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Results 1-20 of 1,988 for working tax credit

Public Administration Select Committee: Backbench Business — Easter Adjournment (10 April 2014)

Jim Shannon: ...there are no rail lines, but with the way things are in our economy, the bus routes are designed to maximise the number of people on board. That is a fact of life—it is simple economics—but it does not always work for those who have to wait half a day to get to their local village or to the bigger towns. More and more people are cycling, but the roads that are not main...

Higher Education — Motion to Take Note (9 April 2014) See 2 other results from this debate

Lord Ahmad of Wimbledon: ...in a high-status occupation than those from less privileged backgrounds. OFFA is also asking all universities, especially those which have not yet made progress, to invest more smartly in their access activities generally and ensure that they are properly evaluating what works, and then sharing that best practice with other institutions. The noble Baroness, Lady Morris, raised the issue of...

Oral Answers to Questions — Prime Minister: New Clause 5 — Bank payroll tax (9 April 2014)

Cathy Jamieson: ...as quickly as they might have wished. Those on the minimum wage or the living wage, who aspire to improved employment opportunities if they were available; those on zero-hours contracts; those who work part time but would prefer to work full time; young people taking any job, even if it is a stop-gap until they find one that suits their qualifications and aspirations—they are the...

Income Distribution and Taxation (9 April 2014) See 2 other results from this debate

Andrew Smith: I congratulate the hon. Gentleman on securing this debate on an important issue. I resisted intervening on the bedroom tax and so on because I wanted to make this point. Does he share my concern, notwithstanding what he said about raising the allowance, that the impact of the tapers on people in receipt of universal credit will be such that, for somebody just above the tax threshold, the rate...

Oral Answers to Questions — Prime Minister: Clause 11 — Tax relief for married couples and civil partners (9 April 2014) See 4 other results from this debate

Sheila Gilmore: ...; it said it did not previously. We are talking about only a small amount of money, but let us see what it is equivalent to. Many people in this country have been outraged by the Government’s bedroom tax. Even if that makes the savings the Government claim it will, which I doubt, it will save less than the amount this measure will pay out. That is the problem: the Government say that...

Oral Answers to Questions — Prime Minister: Engagements (9 April 2014)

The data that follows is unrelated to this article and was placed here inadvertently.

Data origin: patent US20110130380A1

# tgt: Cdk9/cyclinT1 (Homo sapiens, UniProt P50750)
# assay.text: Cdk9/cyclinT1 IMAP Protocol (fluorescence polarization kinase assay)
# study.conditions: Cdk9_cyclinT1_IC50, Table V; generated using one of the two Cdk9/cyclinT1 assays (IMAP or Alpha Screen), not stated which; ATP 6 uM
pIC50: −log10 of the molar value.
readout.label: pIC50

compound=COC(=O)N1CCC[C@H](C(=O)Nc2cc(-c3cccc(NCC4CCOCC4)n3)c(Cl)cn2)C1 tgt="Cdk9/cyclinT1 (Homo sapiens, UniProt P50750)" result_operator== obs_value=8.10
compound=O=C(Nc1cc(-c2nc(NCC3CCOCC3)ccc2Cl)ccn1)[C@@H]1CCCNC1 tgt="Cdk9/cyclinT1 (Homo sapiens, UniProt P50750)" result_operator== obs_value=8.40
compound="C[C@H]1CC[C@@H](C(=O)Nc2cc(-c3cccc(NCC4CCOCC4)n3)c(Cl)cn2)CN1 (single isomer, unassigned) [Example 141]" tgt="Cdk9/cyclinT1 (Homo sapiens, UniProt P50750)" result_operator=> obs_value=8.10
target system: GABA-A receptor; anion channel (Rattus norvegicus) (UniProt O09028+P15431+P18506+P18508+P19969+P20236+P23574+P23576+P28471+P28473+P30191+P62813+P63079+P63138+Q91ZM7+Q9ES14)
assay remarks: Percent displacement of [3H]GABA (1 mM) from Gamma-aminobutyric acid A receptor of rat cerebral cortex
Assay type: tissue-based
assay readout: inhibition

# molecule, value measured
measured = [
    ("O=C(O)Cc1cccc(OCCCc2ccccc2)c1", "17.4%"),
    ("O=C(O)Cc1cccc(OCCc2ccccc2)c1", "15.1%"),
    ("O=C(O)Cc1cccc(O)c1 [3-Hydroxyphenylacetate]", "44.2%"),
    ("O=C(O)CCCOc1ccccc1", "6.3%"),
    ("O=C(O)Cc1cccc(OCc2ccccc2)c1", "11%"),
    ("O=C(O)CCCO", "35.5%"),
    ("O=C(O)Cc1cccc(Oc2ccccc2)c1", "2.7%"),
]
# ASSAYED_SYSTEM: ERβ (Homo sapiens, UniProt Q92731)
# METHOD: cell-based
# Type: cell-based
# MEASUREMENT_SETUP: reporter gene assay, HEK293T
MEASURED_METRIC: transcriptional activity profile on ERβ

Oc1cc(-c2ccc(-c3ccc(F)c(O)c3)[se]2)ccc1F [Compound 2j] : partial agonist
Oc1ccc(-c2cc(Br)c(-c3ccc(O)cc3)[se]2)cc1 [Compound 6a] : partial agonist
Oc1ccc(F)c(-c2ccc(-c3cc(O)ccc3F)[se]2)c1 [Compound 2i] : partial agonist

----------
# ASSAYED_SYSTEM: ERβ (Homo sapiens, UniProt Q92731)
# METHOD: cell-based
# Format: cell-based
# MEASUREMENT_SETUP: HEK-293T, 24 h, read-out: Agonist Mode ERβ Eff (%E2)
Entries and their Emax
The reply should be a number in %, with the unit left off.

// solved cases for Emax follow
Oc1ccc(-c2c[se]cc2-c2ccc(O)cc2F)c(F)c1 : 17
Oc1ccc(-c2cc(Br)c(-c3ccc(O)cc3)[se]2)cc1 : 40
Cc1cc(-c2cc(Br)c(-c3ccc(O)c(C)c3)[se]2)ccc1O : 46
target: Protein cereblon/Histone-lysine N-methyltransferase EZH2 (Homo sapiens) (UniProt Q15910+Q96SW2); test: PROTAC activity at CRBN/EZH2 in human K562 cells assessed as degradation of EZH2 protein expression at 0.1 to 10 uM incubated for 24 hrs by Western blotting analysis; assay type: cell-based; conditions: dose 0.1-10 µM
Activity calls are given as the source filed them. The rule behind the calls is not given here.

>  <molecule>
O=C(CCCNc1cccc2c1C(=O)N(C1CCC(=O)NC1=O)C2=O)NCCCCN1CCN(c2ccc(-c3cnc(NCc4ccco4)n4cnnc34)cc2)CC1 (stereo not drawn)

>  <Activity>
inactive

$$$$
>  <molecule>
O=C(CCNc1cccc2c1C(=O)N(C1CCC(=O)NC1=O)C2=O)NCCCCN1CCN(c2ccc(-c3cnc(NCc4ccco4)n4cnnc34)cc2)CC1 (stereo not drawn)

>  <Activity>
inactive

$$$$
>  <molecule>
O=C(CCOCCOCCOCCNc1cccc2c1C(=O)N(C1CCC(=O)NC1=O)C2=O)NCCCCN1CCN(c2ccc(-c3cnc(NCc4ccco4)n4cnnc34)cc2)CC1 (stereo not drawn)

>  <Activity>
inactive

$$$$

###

David Cameron: I think the hon. Gentleman is profoundly wrong, because the point of universal credit is that people always keep a reasonable share of every extra pound earned. The difference between universal credit and the systems put in place by the previous Government is that, under the latter, people often faced over 100% marginal tax rates effectively when they were in work. Universal credit will...

[Albert Owen in the Chair] — Personal Independence Payments (Wales) (9 April 2014)

Kevin Brennan: ...I should say that in a similar case in my constituency a women who suffered a stroke made an application in June 2013, and has just received the benefit. Her husband elected to reduce his hours at work as a result of which they lost the tax credits that they were entitled to, so they went into even deeper problems as a result of the unacceptable delays.

Oral Answers to Questions — Foreign and Commonwealth Office: New Clause 1 — Childcare provision (8 April 2014) See 8 other results from this debate

Nicky Morgan: ...Phillipson) talked about maternal employment. That is a debate that we need to have in this country. We know from various surveys conducted by the Department for Education that some mothers want to work, and some need to work. Many of those who need to work find child care costs a barrier to going to work. That is why it is so important to have this discussion. Child care costs are a major...

Fairness in Pension Provision (8 April 2014) See 1 other result from this debate

Steve Webb: ...they do. Unless we give everybody everything free, we must recognise that we sometimes do things for poor people because it is right to. Inevitably there will be an element of people who work and think, “It is not fair; I do not get that free.” However, as part of a civilised society I do not want people who have no income to be unable to afford medicines. That is just the way...

Oral Answers to Questions — Foreign and Commonwealth Office: New Clause 4 — Report on increasing the additional rate of income tax to 50% (8 April 2014)